Good Morning, Broncos fans! Make sure you've cleared more than three hours from your afternoon for today's game. If you're recording it, set the DVR to go longer than you normally might.
If the season so far is any indication, a potential overtime game could approach four hours.
As we all learned in painful fashion Monday night, one of the many negative outcomes of the officiating lockout is that games are stretching even longer than normal. Broncos/Falcons went 3 hours 27 minutes, while the average game in Week 2 lasted for 3 hours 14 minutes - tied for third longest in the past 20 years. Brutal.
There is one bright spot here for the Broncos - at least for the next two weeks. Home teams have been faring much better in terms of winning games (an unprecedented 14 of 16 were victorious last week), penalty counts (road teams have faced 23% more flags than have home teams), and an unheard of 61.3% of them have apparently covered the point spread.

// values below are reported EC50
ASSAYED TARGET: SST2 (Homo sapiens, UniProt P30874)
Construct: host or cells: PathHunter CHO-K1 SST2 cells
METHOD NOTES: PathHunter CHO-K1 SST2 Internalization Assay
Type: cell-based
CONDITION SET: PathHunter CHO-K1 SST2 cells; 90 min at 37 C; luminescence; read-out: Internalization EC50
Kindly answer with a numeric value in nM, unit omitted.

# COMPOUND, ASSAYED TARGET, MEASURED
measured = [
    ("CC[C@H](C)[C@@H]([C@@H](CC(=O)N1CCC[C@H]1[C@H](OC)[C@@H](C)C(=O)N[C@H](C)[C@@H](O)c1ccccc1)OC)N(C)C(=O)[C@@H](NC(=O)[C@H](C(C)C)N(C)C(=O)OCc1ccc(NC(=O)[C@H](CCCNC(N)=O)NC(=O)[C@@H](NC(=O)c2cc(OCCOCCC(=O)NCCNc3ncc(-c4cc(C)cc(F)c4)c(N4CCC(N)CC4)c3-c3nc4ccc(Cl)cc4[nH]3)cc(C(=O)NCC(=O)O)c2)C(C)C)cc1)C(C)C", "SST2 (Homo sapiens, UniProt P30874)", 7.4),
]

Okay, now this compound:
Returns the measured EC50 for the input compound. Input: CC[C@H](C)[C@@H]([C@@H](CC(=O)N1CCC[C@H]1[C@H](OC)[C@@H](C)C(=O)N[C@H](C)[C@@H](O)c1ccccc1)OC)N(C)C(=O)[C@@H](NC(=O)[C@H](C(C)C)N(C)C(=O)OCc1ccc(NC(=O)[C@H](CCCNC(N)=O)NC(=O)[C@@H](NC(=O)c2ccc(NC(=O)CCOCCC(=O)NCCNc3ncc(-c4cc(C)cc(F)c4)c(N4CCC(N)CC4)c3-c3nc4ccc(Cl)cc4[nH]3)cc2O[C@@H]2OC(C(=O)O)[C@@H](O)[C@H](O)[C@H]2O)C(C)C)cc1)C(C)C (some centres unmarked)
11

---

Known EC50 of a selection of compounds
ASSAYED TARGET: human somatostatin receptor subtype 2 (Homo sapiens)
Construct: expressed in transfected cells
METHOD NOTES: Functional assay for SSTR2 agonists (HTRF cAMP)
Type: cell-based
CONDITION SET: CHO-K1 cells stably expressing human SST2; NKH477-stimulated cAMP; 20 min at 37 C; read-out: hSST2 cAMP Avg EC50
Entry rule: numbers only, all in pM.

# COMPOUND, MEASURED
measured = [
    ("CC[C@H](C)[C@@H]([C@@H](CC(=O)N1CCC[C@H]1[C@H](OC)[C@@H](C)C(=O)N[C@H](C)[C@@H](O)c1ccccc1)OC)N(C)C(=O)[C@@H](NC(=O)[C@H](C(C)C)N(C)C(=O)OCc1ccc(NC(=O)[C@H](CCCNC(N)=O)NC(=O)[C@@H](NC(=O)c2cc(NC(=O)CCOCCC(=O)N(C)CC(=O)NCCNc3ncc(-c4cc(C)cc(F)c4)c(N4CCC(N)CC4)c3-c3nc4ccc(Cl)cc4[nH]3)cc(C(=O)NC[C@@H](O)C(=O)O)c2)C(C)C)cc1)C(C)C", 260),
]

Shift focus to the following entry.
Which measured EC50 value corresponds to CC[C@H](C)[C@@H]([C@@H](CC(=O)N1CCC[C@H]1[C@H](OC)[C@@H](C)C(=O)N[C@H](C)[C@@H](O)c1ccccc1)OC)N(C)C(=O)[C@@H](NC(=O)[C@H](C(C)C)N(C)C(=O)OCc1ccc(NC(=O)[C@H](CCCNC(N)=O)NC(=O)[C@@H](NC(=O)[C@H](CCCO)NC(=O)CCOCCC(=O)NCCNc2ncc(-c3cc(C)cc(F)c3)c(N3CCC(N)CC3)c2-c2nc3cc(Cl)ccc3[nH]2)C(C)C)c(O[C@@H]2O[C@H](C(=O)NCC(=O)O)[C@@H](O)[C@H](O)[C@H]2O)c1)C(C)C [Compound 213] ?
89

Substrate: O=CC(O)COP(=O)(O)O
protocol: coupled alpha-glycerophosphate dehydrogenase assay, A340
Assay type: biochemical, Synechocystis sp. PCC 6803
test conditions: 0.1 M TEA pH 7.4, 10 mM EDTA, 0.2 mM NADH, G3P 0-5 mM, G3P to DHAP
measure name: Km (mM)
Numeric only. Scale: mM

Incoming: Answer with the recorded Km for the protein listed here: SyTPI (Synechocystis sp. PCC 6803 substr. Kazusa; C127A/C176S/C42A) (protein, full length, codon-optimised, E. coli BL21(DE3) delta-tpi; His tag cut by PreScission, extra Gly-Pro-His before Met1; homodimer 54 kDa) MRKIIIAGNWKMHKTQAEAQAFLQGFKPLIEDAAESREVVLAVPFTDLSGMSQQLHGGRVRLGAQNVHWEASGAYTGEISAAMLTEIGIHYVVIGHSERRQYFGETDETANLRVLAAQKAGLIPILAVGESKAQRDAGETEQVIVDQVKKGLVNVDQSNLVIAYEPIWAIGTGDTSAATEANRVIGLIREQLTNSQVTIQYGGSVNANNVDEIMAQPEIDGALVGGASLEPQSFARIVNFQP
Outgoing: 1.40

Roderick ‘Rod’ Smith was born in Texarkana, on May 15, back in 1970. He was all-league, all-area, all-state, and an all-state game choice as a senior at Texarkana High School in Texarkana, Arkansas. He earned two letters in football and basketball, and one in baseball while in high school. He attended college at Missouri Southern State, a Division II school.
While he was there, Rod set conference records with his 3,043 career receiving yards and 34 touchdowns. He broke his own school’s receptions record with 153, and as a senior, he was voted All-American by the AP, Kodak, Football Gazette, and NCAA Division II sports information directors - in other words, nearly everyone who covered Division II. In his senior season alone, he caught 63 passes for 986 yards and 13 TDs. He was a finalist that year for the Harlon Hill Trophy, which is given annually to the top Division II football player.